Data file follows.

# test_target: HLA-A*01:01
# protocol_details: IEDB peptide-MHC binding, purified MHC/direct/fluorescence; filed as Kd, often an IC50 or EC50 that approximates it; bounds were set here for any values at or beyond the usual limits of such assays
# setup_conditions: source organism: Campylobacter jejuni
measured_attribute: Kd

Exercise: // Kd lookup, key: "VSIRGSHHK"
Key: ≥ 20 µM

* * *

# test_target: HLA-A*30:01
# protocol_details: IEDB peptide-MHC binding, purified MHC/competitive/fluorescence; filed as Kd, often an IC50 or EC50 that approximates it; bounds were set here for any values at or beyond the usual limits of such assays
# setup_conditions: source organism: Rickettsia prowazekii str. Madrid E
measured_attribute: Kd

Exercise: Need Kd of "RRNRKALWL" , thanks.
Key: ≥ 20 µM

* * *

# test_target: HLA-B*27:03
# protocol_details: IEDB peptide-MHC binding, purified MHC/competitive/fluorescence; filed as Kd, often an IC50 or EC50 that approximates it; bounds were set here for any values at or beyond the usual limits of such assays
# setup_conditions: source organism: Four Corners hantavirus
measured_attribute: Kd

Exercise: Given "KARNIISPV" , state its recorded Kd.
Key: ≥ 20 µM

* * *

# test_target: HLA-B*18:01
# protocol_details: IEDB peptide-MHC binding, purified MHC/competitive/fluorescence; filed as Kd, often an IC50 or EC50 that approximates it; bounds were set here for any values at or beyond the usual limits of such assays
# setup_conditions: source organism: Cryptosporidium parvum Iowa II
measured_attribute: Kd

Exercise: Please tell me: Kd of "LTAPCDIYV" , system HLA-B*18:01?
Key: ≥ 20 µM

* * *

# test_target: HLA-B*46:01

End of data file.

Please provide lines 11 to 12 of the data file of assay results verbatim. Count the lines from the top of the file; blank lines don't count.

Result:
measured_attribute: Kd

Exercise: Need Kd of "RRNRKALWL" , thanks.